KGB-FM has hosted many of San Diego's most prominent radio and television personalities. Such hosts include Lawrence "Larry The Cruiser" Himmel, Bob "B.C." Coburn, Dave Benson, Damian Bragdon, Gabriel Wisdom, Erik Thompson, Jim McInnes, Rick Leibert, Patrick Martin, Larry Bruce, Bill Hergonson, Ernesto Gladden, Ted Edwards, Linda McInnes, Digby Welch, Kevin McKeown, Pamela Edwards, Brian Schock, Susan Hemphill, John Leslie, Andrew "Long Tall Andy" Geller, Blair and Kymythy Schultz, Phil Hendrie, Jeff Prescott, Michael Berger, Susan "Sue" Delaney, Coe Lewis, "Steve-o", Cynthia "Spicy Cindy" Spicer, Ted "The Chicken" Giannoulas, and Mojo Nixon. KGB-FM news director Brad Messer along with Brent Seltzer were the original 'NEWS BROTHERS' producing the highest ratings with their Mid Day News & Comment. Others reading the news included Gerry Gazlay, and George Wilson.
One longtime fixture on KGB-FM, and on San Diego rock radio in general, was The DSC Show. The morning zoo program, hosted by Dave Rickards, Shelly Dunn, and Cookie "Chainsaw" Randolph, debuted on KGB-FM in 1990 as The Dawn Patrol. In 1994, the program moved to KIOZ (originally at 102.1 FM, now at 105.3), where it was renamed The Dave, Shelly and Chainsaw Show and aired for three years. Upon returning to KGB-FM in 1997, the show's name was shortened to The DSC, and from August 2, 2010 to July 19, 2018, the program was broadcast on KFMB-FM (100.7). Prior to the show's cancellation, co-host Shelly Dunn announced her retirement from radio broadcasting. On August 6, 2018, The DSC Show returned to KGB-FM once again, with the remainder of the cast, but ultimately ended in December 2022 when the hosts retired. The next month, "KGB Mornings with Sarah, Boyer and Clint" made its debut.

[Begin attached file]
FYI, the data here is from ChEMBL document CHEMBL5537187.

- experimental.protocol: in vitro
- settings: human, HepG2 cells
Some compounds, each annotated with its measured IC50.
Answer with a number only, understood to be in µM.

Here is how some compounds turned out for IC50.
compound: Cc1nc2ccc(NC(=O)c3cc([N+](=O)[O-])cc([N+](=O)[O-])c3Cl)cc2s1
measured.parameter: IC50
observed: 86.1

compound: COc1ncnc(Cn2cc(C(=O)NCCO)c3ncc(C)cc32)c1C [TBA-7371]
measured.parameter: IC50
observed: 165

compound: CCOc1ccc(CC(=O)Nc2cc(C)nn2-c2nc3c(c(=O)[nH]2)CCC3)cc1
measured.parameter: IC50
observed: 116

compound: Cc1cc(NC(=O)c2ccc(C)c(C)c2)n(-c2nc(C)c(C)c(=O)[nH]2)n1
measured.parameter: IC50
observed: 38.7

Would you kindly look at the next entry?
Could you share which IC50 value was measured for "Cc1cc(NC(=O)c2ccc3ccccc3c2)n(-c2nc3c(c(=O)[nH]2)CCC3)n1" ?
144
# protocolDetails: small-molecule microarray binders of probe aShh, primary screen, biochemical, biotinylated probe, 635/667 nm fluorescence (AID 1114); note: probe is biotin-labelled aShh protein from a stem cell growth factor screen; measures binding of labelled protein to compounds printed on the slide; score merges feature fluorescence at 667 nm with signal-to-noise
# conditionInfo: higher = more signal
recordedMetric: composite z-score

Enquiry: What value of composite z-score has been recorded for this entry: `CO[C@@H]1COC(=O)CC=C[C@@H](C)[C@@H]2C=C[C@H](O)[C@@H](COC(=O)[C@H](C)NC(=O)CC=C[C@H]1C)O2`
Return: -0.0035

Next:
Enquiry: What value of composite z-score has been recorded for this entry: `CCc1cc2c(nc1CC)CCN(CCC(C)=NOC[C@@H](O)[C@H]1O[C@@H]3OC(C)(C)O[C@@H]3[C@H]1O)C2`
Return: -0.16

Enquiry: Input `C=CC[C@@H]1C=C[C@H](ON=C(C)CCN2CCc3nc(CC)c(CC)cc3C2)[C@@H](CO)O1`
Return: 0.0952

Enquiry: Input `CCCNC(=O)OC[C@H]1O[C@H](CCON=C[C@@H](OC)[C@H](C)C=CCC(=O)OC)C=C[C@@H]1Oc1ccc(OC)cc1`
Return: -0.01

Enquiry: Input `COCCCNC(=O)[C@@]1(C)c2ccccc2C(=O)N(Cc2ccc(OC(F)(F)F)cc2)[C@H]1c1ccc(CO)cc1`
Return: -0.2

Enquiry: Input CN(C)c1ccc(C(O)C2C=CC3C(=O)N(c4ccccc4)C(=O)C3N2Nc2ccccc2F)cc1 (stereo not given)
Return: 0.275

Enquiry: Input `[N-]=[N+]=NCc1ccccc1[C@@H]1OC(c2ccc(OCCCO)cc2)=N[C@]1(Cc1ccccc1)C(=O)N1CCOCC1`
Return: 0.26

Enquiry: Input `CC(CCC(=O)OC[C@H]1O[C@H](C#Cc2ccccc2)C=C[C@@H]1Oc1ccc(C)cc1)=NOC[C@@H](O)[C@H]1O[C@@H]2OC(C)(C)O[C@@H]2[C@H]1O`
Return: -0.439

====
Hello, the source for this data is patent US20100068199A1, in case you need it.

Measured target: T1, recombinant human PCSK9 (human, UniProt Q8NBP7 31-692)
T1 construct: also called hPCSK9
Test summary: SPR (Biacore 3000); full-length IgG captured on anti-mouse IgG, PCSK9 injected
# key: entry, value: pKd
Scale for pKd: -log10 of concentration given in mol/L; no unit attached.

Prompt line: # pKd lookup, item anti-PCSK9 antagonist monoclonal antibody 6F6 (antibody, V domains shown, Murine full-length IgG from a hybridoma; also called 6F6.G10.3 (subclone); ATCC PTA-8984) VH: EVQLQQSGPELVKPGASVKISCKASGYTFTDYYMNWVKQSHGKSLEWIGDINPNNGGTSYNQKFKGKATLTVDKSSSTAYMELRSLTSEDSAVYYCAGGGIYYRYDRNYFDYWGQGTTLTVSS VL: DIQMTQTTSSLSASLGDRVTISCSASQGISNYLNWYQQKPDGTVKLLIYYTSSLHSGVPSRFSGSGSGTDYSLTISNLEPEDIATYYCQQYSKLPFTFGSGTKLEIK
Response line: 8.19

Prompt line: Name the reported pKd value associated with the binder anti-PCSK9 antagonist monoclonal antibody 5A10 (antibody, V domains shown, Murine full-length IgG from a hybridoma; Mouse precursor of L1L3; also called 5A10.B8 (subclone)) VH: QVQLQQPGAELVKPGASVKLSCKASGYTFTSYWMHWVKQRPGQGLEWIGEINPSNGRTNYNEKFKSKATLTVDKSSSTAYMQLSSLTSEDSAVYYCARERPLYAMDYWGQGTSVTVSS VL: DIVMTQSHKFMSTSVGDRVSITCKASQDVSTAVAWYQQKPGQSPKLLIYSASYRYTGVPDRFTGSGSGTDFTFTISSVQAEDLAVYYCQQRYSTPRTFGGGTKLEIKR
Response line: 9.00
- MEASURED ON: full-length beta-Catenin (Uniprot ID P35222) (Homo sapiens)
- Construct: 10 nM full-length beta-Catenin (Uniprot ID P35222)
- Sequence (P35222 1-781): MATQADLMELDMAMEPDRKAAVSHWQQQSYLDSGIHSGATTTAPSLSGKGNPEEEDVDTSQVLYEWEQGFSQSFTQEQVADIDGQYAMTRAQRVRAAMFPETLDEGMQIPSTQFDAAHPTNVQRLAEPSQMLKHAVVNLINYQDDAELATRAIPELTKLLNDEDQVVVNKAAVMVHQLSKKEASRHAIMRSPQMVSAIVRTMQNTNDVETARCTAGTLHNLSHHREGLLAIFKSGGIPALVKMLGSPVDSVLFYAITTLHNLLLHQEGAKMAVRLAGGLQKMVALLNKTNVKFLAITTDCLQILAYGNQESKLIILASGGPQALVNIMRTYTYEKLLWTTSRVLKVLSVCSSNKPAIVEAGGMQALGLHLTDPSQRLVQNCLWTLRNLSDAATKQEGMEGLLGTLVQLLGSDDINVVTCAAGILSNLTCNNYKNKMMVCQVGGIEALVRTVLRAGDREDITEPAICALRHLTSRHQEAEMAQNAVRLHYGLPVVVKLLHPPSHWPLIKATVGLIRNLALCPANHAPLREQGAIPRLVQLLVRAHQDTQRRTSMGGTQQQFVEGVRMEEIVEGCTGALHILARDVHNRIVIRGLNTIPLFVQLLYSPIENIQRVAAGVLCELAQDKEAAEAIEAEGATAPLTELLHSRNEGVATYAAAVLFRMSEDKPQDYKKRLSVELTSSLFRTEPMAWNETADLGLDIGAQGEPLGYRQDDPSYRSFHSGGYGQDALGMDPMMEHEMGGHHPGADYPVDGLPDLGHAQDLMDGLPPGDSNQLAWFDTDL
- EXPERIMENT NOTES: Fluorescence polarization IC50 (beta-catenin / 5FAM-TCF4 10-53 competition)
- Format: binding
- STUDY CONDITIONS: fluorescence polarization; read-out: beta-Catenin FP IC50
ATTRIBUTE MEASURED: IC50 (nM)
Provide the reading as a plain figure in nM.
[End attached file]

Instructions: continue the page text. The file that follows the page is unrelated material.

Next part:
KGB-FM airs The Beatles Radio Show, hosted by Ken Dashow, on Sundays.
Main article: San Diego Chicken
In 1974, KGB introduced the "KGB-FM 101 Chicken," an advertising mascot played by Ted Giannoulas. Ted, then a student at San Diego State University, was hired to wear a chicken outfit for a promotion to distribute KGB Easter eggs to children at the San Diego Wild Animal Park. The KGB Chicken, whose wacky but fun antics entertained steadily larger crowds, moved on to be featured at concerts and sporting events, including appearances at more than 520 consecutive San Diego Padres baseball games. Conflict emerged, however, between the station and Giannoulas, and he was dismissed in 1977. Another unnamed employee was hired to take his place, which triggered a lawsuit by Giannoulas.